Sutimlimab

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Sutimlimab
Monoclonal antibody
TypeWhole antibody
SourceChimeric/humanized hybrid
Targetcomplement component 1s
Clinical data
Trade namesEnjaymo
Other namesBIVV009, sutimlimab-jome
License data
Routes of
administration
Intravenous infusion
ATC code
Legal status
Legal status
Identifiers
CAS Number
UNII
KEGG

Sutimlimab, sold under the brand name Enjaymo, is a monoclonal antibody that is used to treat adults with cold agglutinin disease (CAD).[1][2][3] It is given by intravenous infusion.[1] Sutimlimab prevents complement-enhanced activation of autoimmune human B cells in vitro.[4]

This drug is being developed by Bioverativ, a Sanofi company.[5] Sutimlimab was approved for medical use in the United States in February 2022.[2][6]

Medical uses

Sutimlimab is indicated to decrease the need for red blood cell transfusion due to hemolysis (red blood cell destruction) in adults with cold agglutinin disease (CAD).[1][2]

Adverse effects

The most common side effects include respiratory tract infection, viral infection, diarrhea, dyspepsia (indigestion), cough, arthralgia (joint stiffness), arthritis, and swelling in the lower legs and hands.[2]

Contraindications

Sutimlimab is contraindicated with patients with known hypersensitivity to sutimlimab-jome or any of the inactive ingredients.[7]

Pharmacology

Mechanism of action

Sutimlimab targets the C1s enzyme and inhibits its enzymatic propagation of the classical complement pathway, thereby, preventing the formation of the C3-convertase enzyme.[8]

History

The effectiveness of sutimlimab was assessed in a study of 24 adults with cold agglutinin disease who had a blood transfusion within the past six months.[2] All participants received sutimlimab for up to six months and could choose to continue therapy in a second part of the trial.[2] Based on body weight, participants received either a 6.5g or 7.5g infusion of sutimlimab into their vein on day 0, day 7, and every 14 days through week 25.[2]

In total, 54% of participants responded to sutimlimab.[2] The response was defined in the study as an increase in hemoglobin (an indirect measurement of the amount of red blood cells that are not destroyed) of 2 g/dL or greater (or to 12 g/dL or greater), and no red blood cell transfusions after the first five weeks of treatment; and no other therapies for cold agglutinin disease as defined in the study.[2]

The application for sutimlimab received orphan drug,[2][9] breakthrough therapy,[2] and priority review designations.[2]

Society and culture

Names

Sutimlimab is the International nonproprietary name (INN).[10]

References

  1. ^ a b c d "Enjaymo- sutimlimab injection, solution, concentrate". DailyMed. 1 February 2022. Retrieved 20 February 2022.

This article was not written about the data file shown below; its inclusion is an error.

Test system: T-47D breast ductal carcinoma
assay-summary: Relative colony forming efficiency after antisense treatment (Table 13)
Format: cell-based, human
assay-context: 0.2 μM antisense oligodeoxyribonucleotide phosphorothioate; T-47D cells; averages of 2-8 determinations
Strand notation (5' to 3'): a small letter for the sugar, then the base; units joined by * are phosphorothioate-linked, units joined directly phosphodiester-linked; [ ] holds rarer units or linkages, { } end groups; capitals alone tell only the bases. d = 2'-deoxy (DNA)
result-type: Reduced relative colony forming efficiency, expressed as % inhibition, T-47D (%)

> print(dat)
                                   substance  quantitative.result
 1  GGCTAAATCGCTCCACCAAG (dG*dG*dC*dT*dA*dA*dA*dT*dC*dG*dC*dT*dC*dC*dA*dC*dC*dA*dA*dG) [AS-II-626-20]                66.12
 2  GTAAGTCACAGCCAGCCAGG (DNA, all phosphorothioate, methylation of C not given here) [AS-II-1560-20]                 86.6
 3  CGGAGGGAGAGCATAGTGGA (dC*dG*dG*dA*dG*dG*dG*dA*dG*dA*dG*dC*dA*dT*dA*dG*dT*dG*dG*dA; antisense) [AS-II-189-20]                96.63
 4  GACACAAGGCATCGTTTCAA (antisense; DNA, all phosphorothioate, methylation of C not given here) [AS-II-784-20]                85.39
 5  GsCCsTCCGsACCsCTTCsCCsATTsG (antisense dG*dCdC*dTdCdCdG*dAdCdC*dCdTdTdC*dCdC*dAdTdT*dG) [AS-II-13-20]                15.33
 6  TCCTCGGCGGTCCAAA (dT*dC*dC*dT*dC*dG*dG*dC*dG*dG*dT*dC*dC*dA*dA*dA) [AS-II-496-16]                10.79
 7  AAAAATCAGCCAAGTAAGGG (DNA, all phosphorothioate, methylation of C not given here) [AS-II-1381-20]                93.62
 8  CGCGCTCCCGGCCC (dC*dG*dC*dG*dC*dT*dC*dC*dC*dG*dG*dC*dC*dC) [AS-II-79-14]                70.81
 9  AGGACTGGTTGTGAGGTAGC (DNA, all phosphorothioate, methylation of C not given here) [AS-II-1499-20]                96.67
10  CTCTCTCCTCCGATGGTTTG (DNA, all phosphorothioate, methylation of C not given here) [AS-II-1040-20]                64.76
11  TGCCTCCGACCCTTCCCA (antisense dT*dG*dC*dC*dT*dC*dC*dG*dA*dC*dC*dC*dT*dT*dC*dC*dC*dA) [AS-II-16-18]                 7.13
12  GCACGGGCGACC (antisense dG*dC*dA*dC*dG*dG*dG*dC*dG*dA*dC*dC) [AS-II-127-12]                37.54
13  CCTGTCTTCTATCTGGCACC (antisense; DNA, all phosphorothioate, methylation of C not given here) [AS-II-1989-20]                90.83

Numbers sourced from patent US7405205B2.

2. ^ a b c d e f g h i j k l "FDA approves treatment for adults with rare type of anemia". U.S. Food and Drug Administration. 4 February 2022. Retrieved 6 February 2022. Public Domain This article incorporates text from this source, which is in the public domain.
  3. ^ Tvedt TH, Steien E, Øvrebø B, Haaverstad R, Hobbs W, Wardęcki M, et al. (February 2022). "Sutimlimab, an investigational C1s inhibitor, effectively prevents exacerbation of hemolytic anemia in a patient with cold agglutinin disease undergoing major surgery". American Journal of Hematology. 97 (2): E51–E54. doi:10.1002/ajh.26409. PMID 34778998. S2CID 244116614.
  4. ^ Nikitin PA, Rose EL, Byun TS, Parry GC, Panicker S (February 2019). "C1s Inhibition by BIVV009 (Sutimlimab) Prevents Complement-Enhanced Activation of Autoimmune Human B Cells In Vitro". Journal of Immunology. 202 (4): 1200–1209. doi:10.4049/jimmunol.1800998. PMC 6360260. PMID 30635392.
  5. ^ "Sutimlimab FDA Approval Status". FDA. 19 May 2020.
  6. ^ "FDA approves Enjaymo (sutimlimab-jome), first treatment for use in patients with cold agglutinin disease". Sanofi (Press release). 4 February 2022. Retrieved 6 February 2022.
  7. ^ "Enjaymo Prescribing Information - FDA" (PDF).
  8. ^ Bartko J, Schoergenhofer C, Schwameis M, Firbas C, Beliveau M, Chang C, et al. (October 2018). "A Randomized, First-in-Human, Healthy Volunteer Trial of sutimlimab, a Humanized Antibody for the Specific Inhibition of the Classical Complement Pathway". Clinical Pharmacology and Therapeutics. 104 (4): 655–663. doi:10.1002/cpt.1111. PMC 6175298. PMID 29737533.
  9. ^ "Sutimlimab Orphan Drug Designations and Approvals". U.S. Food and Drug Administration (FDA). 27 July 2016. Retrieved 6 February 2022.
  10. ^ World Health Organization (2018). "International nonproprietary names for pharmaceutical substances (INN): recommended INN: list 80". WHO Drug Information. 32 (3). hdl:10665/330907.

External links

  • "Sutimlimab". Drug Information Portal. U.S. National Library of Medicine.
  • Clinical trial number NCT03347396 for "A Study to Assess the Efficacy and Safety of BIVV009 (Sutimlimab) in Participants With Primary Cold Agglutinin Disease Who Have a Recent History of Blood Transfusion (Cardinal Study)" at ClinicalTrials.gov